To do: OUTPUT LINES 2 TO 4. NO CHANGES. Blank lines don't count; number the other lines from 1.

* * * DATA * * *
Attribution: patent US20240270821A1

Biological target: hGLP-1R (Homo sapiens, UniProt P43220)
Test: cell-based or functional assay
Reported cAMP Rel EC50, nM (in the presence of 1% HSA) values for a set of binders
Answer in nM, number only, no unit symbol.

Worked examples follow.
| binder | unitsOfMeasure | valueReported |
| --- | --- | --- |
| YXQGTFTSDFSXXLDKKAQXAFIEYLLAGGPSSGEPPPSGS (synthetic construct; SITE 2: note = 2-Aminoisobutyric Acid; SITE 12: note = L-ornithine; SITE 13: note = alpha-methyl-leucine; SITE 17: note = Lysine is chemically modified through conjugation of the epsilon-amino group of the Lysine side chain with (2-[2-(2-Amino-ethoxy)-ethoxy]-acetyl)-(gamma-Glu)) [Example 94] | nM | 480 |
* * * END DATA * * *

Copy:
Biological target: hGLP-1R (Homo sapiens, UniProt P43220)
Test: cell-based or functional assay
Reported cAMP Rel EC50, nM (in the presence of 1% HSA) values for a set of binders